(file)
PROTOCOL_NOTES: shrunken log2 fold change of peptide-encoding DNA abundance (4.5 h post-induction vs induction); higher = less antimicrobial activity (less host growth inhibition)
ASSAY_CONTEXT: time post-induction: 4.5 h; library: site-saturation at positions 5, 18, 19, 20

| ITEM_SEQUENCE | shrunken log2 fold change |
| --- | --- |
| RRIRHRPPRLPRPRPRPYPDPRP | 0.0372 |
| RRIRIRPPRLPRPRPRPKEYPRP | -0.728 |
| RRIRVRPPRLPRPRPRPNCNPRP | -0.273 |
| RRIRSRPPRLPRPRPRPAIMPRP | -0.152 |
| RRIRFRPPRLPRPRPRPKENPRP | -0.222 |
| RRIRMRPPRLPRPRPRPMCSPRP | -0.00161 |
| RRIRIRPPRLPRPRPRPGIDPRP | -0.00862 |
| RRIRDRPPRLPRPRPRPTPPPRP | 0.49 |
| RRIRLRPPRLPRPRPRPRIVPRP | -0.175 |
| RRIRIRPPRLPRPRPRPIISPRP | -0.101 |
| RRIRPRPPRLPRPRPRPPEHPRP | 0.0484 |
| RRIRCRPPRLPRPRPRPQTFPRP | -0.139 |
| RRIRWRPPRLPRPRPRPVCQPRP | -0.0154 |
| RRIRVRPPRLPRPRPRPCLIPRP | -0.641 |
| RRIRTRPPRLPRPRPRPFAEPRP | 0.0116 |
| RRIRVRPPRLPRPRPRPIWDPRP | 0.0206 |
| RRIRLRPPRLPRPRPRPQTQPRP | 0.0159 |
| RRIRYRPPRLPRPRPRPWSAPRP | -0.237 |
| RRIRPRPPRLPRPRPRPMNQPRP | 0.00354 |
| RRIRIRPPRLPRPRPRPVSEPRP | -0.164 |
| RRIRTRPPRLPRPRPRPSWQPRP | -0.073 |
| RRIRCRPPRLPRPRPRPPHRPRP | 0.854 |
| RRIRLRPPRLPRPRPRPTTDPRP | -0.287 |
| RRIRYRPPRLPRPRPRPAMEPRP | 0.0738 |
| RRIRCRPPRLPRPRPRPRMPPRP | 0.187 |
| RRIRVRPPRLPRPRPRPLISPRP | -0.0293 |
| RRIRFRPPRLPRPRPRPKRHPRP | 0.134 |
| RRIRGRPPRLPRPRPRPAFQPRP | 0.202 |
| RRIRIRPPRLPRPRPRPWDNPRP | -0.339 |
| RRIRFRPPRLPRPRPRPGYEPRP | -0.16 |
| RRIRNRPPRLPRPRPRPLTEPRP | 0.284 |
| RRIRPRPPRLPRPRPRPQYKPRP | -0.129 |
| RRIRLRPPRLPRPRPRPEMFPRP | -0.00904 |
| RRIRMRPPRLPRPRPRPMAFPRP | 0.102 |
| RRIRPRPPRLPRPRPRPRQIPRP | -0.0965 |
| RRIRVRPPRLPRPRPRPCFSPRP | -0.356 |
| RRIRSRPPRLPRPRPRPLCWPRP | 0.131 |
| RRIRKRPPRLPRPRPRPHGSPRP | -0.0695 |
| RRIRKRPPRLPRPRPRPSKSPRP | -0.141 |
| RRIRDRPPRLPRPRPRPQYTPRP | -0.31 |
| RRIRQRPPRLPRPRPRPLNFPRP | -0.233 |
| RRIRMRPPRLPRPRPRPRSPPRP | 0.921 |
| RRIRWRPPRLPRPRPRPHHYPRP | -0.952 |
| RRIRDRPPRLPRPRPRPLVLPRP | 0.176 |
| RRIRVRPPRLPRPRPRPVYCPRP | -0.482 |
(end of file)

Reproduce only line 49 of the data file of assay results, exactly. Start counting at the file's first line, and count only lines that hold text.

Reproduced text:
| RRIRVRPPRLPRPRPRPVYCPRP | -0.482 |